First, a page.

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I learned I was pregnant on a Tuesday, some months into my first year of medical school. I was hours away from home, spending the week in a Family Medicine practice doing physical exams and pretending, for all intents and purposes, to be a real doctor. It felt odd to examine everyone and make recommendations for their health when I could not pinpoint my own inconsistencies. For weeks, I felt invariably wrong in a way that I could not express. The cramps, the pain from standing for hours, the 10 days of bleeding that seemed like it would never come to an end. I would see the blood swirling in the toilet, pouring out of my body, and be filled with worry.
I grew up in a culture, like so many cultures, where women are not empowered to understand their gynecologic health. Even though I was a medical student, I wasn’t yet sure what to do. In the emergency room of the hospital, I asked gingerly for the Ob/Gyn on call. Someone asked me how far along I was. "I’m not," I said. I didn’t feel it. I was not along.
They drew my blood, swirled it in a small machine, separated it, quantified it, and came back with some numerical reply. I heard what I had known and felt in the pit of my stomach, what had been seeding inside me for weeks. The bleeding was now on its 14th day and might continue well into the next two weeks. The tissue was passing in clots, the blood in pools, and then it would be over and I would not be pregnant anymore. A small part of me didn’t want the bleeding to stop, to peter out as my body recovered, returning to itself. Bleeding meant that it had happened, was happening in this very moment, and I could not escape it.
A week later, I was back in anatomy lab. I had been visiting my doctor every other day to measure my hCG levels. They had stopped dropping. Despite the bleeding, I was not having a miscarriage, my doctor explained. My uterine tube had ruptured; I had been internally bleeding for a week and surgery was imminent.
I was a first-year medical student with an anatomy exam on Monday. I asked to put off the surgery until then. She shook her head at me, and explained gently, "If I let you go home today, you might die."
In the hospital, I called my family from preop. They were panicked to say the least, but I felt strangely content. As I went to sleep, eyelids drooping with the anesthesia, I felt certain that this was the end. I would never be a doctor, and that was somehow fine.
After the surgery, I asked if I had died. The nurses thought it was funny, but I was serious. I didn’t know. What does the afterlife look like? I only had my Pharaonic ancestors’ descriptions for reference, but maybe they were wrong and the afterlife is just a hospital or wherever you left off. All I knew was that I’d never had surgery before, that this was the most terrifying, emotionally draining day of my life.
That night my heart would swell with sorrow in a way I could not control or even understand. The mind goes mysterious places, roaming the corners of our imagination, developing its own sense of what is meant for us before our bodies have time to breach the distances, reaching a contradicting reality.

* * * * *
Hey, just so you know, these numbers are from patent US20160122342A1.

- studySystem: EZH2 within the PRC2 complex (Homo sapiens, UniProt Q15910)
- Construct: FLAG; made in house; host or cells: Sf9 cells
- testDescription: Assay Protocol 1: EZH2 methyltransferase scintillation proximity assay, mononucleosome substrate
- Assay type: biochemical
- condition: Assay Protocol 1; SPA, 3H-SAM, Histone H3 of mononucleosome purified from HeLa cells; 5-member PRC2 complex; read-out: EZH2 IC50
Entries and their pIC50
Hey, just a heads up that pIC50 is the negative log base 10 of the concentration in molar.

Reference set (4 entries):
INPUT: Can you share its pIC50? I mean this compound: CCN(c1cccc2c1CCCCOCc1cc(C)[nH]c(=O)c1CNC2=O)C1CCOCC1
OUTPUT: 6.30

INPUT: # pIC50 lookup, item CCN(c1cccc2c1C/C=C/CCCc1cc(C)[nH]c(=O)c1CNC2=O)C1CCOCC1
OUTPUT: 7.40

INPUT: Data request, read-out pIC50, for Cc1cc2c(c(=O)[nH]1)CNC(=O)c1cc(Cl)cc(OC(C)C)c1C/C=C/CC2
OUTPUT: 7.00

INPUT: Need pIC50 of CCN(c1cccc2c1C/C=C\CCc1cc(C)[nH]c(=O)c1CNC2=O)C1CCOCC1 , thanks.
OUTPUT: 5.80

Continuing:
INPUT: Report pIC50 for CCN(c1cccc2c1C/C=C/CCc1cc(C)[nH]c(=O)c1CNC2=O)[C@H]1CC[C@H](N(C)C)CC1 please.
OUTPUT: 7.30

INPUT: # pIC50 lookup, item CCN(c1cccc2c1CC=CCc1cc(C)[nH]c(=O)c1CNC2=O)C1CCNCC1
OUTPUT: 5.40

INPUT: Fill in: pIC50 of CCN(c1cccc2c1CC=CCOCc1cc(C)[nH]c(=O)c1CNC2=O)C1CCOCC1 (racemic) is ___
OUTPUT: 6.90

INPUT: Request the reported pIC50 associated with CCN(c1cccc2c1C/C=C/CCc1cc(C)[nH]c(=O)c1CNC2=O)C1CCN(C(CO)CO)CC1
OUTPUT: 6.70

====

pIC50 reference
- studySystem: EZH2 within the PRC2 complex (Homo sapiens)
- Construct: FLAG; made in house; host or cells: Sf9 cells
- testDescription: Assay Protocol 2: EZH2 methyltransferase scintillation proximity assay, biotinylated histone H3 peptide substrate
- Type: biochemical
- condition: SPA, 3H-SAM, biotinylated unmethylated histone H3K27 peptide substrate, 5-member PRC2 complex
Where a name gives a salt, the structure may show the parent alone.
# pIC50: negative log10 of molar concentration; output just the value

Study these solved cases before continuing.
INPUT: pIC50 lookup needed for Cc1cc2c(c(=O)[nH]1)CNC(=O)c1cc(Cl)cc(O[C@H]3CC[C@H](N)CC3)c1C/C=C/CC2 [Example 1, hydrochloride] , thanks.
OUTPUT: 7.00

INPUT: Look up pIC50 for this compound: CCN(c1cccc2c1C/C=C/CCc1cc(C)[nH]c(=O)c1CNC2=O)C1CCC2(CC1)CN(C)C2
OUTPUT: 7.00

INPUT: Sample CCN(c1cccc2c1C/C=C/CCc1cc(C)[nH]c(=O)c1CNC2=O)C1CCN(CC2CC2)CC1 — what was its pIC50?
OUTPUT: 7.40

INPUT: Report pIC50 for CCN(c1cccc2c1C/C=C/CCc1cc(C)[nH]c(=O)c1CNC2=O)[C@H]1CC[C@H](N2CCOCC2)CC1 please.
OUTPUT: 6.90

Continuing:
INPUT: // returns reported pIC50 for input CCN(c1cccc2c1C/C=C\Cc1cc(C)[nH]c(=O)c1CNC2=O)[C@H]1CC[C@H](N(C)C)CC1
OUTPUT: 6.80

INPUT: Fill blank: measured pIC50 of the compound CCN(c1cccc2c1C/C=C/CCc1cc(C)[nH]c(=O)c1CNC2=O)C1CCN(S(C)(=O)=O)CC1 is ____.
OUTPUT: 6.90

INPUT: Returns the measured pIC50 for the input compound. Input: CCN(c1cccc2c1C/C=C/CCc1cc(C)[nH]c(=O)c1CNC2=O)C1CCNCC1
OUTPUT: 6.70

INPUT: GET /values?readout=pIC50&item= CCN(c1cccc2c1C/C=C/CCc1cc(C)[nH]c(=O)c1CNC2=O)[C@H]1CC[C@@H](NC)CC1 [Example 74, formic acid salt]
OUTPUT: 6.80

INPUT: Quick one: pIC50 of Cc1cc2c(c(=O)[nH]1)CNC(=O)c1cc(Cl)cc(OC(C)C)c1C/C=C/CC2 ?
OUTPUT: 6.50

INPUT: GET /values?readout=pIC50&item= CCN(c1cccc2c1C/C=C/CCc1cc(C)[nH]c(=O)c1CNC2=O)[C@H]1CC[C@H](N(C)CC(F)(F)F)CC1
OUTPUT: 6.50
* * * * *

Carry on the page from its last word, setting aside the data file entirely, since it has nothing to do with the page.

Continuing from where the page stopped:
There's a beautiful moment in Abraham Verghese’s "Cutting for Stone" where Shiva, one of the two brothers trained as surgeons in such different ways, helps his adoptive mother, an ob/gyn, repair a woman's genitourinary system in his Ethiopian village for the first time. The woman is really just a girl, not much older than Shiva, who has suffered serious obstetric trauma. For years, she consistently leaks urine, soaking her clothes, and becomes an outcast in her community. Shiva is attentive to her with a profound awareness of the shame she feels about her womanhood. I related to that shame vividly.
I ended up leaving medical school for the rest of that year. I realized how much I wanted to be for other women what my doctor had been for me. As a third-year medical student, I found myself seeking opportunities to contribute to women’s health. I started teaching refugee women about contraception and other women’s health topics of interest to them. I invested my time in gynecologic operations. I remembered the swirling emotions I felt as a patient, before my surgery and after it. I learned from my patients the way to feel whole again, to recognize the body’s limitations, and to keep your dignity.
Even now, I think often Verghese's description of Shiva's compassion, its significance as his motivation for developing his surgical abilities. Before the symphony of technical movements — incisions, sutures, and knots — comes the patient. One day, I will operate alone and remember being in her shoes: the month of feeling unwell, unexplainable beyond knowing the rhythm of one’s own body; the hospital, sterile and clean with its warm physicians; the practice where I was rehearsing being a doctor. In this space, the memory is a glimpse into a future where I am the doctor caring for someone else with my own two hands, my fastidiousness another vessel for my empathy.
Mariam Gomaa is a 2018-19 Doximity Author and the author of Between the Shadow & the Soul (Backbone Press). Her work has appeared in the New York Times, TIME, NBC, BBC, xoJane, Readings for Diversity and Social Justice, and more. She is an alumna of Wake Forest University School of Medicine and Northwestern University. This summer she will start her ob/gyn residency at Howard University Hospital.
Illustration by April Brust